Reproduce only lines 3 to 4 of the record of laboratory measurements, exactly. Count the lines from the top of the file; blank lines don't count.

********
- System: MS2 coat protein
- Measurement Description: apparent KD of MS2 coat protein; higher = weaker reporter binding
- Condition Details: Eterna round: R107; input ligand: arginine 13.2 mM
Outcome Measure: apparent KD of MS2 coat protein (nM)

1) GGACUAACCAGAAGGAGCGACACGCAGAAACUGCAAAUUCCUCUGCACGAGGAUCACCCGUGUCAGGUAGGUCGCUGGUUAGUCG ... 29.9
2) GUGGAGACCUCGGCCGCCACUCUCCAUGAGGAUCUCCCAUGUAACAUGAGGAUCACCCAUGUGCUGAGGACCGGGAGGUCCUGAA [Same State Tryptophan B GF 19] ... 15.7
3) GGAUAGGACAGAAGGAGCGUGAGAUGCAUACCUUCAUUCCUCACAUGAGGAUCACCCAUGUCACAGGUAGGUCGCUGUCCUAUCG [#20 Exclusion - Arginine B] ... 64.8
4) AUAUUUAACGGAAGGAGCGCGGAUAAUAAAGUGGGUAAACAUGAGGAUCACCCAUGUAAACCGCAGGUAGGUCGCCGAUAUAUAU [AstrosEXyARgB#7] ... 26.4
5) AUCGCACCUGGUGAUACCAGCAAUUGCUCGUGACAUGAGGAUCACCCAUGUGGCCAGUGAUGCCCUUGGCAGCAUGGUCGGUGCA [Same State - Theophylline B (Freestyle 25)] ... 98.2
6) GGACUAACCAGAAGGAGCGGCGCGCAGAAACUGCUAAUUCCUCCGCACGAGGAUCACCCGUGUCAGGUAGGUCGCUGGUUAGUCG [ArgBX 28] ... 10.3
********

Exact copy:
- Condition Details: Eterna round: R107; input ligand: arginine 13.2 mM
Outcome Measure: apparent KD of MS2 coat protein (nM)